Animal Control officers will be out in force at Auckland's West Coast beaches this summer making sure nobody is breaking the rules, and that the returning penguins are protected.
Auckland Council animal management team leader Aaron Neary told Checkpoint the bad behaviour was more from the owners rather than the dogs.
Piha is one of the region's worst beaches for bad behaviour from dog owners, and this summer is expected to be busier.
"We have a lot of protected wildlife in the area, we've got the dotterels, the kororā / little penguins, nesting shorebirds, and seals," Neary said.
He said it was about keeping beachgoers and the protected wildlife safe.
"Most of Piha is actually prohibited for dogs. There are on-lead and even off-lead areas, so it is fair for everybody. People with their dogs can enjoy the beaches, but we do want to make sure that the dogs are kept off the prohibited areas, under control in the off-leash areas, and on-leash where they are supposed to be on leash."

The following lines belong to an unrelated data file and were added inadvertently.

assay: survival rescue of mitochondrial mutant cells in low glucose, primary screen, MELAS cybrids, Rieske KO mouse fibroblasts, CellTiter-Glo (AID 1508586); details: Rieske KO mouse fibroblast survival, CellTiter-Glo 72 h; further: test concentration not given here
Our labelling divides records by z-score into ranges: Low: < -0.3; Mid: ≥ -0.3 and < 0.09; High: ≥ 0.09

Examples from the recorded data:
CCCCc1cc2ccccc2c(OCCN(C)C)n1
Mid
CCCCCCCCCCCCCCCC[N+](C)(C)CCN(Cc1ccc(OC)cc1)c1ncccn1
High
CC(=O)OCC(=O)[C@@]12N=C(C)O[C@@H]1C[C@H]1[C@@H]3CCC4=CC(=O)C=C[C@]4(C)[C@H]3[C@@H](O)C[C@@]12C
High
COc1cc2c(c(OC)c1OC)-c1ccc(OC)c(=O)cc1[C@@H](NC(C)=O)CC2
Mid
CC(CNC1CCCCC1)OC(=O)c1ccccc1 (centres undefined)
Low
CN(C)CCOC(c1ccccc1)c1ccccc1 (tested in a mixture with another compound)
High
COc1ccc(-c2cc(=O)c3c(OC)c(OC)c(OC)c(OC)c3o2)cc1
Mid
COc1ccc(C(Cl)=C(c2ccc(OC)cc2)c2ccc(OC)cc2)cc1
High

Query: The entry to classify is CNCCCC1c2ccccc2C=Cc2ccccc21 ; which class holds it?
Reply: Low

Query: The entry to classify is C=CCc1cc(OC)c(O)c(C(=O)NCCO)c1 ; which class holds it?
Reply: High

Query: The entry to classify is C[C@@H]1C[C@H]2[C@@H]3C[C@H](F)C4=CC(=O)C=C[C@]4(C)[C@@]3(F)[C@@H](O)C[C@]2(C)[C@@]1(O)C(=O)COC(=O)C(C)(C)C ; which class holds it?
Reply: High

Incidents included reports of dogs where they should not be to full-on attacks, Neary said.
Through the years there have been incidents of dogs attacking dogs and people. Overall dog attacks had been increasing across Tāmaki Makaurau, he said.
"In more recent years it has just been finding penguins dead. Penguins with injuries consistent with the dog attack, and dotterels abandoning their nests because of disturbance from dogs."
But it has been hardly an easy feat dealing with owners.
"Unfortunately, there is a sense of entitlement these days. The response that we get from a lot of gold owners when we speak to them is less than desirable but with this particular effort along the West Coast beaches, the local communities do seem generally supportive and a lot of the dog owners we've spoken to are actually quite glad to e informed of why the rules exist.
"It's amazing how many people are unaware of the wildlife there, particularly the penguins that are returning to Piha. They are generally quite excited to hear about that."
Enforcement action would be taken against people who were blatantly or willingly ignoring rules, or were repeat offenders, Neary said.